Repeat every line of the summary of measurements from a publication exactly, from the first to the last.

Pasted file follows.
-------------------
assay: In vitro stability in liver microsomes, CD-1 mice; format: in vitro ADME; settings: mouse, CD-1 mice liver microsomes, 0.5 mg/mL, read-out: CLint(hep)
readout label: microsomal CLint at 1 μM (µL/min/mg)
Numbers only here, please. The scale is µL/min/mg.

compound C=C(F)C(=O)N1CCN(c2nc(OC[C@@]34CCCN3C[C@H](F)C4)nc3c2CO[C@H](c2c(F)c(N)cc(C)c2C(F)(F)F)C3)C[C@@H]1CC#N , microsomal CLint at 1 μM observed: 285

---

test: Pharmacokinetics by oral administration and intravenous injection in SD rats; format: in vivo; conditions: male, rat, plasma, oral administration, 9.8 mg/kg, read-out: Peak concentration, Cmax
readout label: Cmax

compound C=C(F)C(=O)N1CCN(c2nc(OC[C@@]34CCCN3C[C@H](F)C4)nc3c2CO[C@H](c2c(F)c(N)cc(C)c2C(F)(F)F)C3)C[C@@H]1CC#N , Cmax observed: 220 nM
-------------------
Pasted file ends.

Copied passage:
assay: In vitro stability in liver microsomes, CD-1 mice; format: in vitro ADME; settings: mouse, CD-1 mice liver microsomes, 0.5 mg/mL, read-out: CLint(hep)
readout label: microsomal CLint at 1 μM (µL/min/mg)
Numbers only here, please. The scale is µL/min/mg.

compound C=C(F)C(=O)N1CCN(c2nc(OC[C@@]34CCCN3C[C@H](F)C4)nc3c2CO[C@H](c2c(F)c(N)cc(C)c2C(F)(F)F)C3)C[C@@H]1CC#N , microsomal CLint at 1 μM observed: 285

---

test: Pharmacokinetics by oral administration and intravenous injection in SD rats; format: in vivo; conditions: male, rat, plasma, oral administration, 9.8 mg/kg, read-out: Peak concentration, Cmax
readout label: Cmax

compound C=C(F)C(=O)N1CCN(c2nc(OC[C@@]34CCCN3C[C@H](F)C4)nc3c2CO[C@H](c2c(F)c(N)cc(C)c2C(F)(F)F)C3)C[C@@H]1CC#N , Cmax observed: 220 nM